... The role of phospholipase A2 (PLA2) in the inflammation cascade of COVID-19 has recently begun to be discussed [23]. A study by Abdalla et al. reported a positive correlation between plasma phospholipids depletion, the elevation of secretory phospholipase A2 (member of phospholipase A2 enzymes superfamily), and the occurrence of cytokine storms with the severity of COVID-19 [62]. ...
... Concerning Abdalla et al.'s study, this result may occur because of phospholipid hydrolysis followed by the formation of lysophospholipids, which may, in turn, stimulate cytokine production [23]. PLA2 acts as a catalyzer of the arachidonic acid release, which generates pro-inflammatory lipid mediators such as prostaglandins, leukotrienes, lipoxins, and platelet-activating factors. ...
Full-text available
With growing concerns about COVID-19’s hyperinflammatory condition and its potentially damaging impact on the neurovascular system, there is a need to consider potential treatment options for managing short- and long-term effects on neurological complications, especially cognitive function. While maintaining adequate structure and function of phospholipid in brain cells, citicoline, identical to the natural metabolite phospholipid phosphatidylcholine precursor, can contribute to a variety of neurological diseases and hypothetically toward post-COVID-19 cognitive effects. In this review, we comprehensively describe in detail the potential citicoline mechanisms as adjunctive therapy and prevention of COVID-19-related cognitive decline and other neurologic complications through citicoline properties of anti-inflammation, anti-viral, neuroprotection, neurorestorative, and acetylcholine neurotransmitter synthesis, and provide a recommendation for future clinical trials.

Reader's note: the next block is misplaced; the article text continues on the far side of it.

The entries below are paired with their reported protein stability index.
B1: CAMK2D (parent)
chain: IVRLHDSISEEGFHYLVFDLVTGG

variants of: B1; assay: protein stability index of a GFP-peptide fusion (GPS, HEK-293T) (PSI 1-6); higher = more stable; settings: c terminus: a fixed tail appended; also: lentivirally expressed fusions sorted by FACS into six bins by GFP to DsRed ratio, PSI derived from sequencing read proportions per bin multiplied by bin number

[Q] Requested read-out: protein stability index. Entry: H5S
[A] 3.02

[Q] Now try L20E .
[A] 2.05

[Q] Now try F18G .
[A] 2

... He emphasized the Sars CoV-2 upregulation of the LpPLA2 enzyme in the production of inflammatory fatty acids and subsequent over production of ROS. CDP choline provided a negative feedback/partial blockade of the PLA2 enzyme [35][36][37]. ...
An effective protocol for COVID-19 treatment was started at an internal medicine clinic in Gulf Breeze, FL and began with a local group of physicians using best practices from review of all the literature including the Sars CoV-1 at the turn of this century. There are limited studies on the early outpatient treatment of COVID-19 using intravenous-ozonated saline. The purpose of this report is to describe our experience.
Full-text available
This work aims at developing a diagnostic method based on Electron Paramagnetic Resonance (EPR) measurements of stable nitroxide radicals released from “EPR silent” liposomes. The liposome destabilisation and consequent radical release is enzymatically triggered by the action of phospholipase A2 (PLA2) present in the biological sample of interest. PLA2 are involved in a broad range of processes, and changes in their activity may be considered as a unique valuable biomarker for early diagnoses. The minimum amount of PLA2 measured “in vitro” was 0.09 U/mL. Moreover, the liposomes were successfully used to perform Overhauser-enhanced Magnetic Resonance Imaging (OMRI) in vitro at 0.2 T. The amount of radicals released by PLA2 driven liposome destabilization was sufficient to generate a well detectable contrast enhancement in the corresponding OMRI image.
Full-text available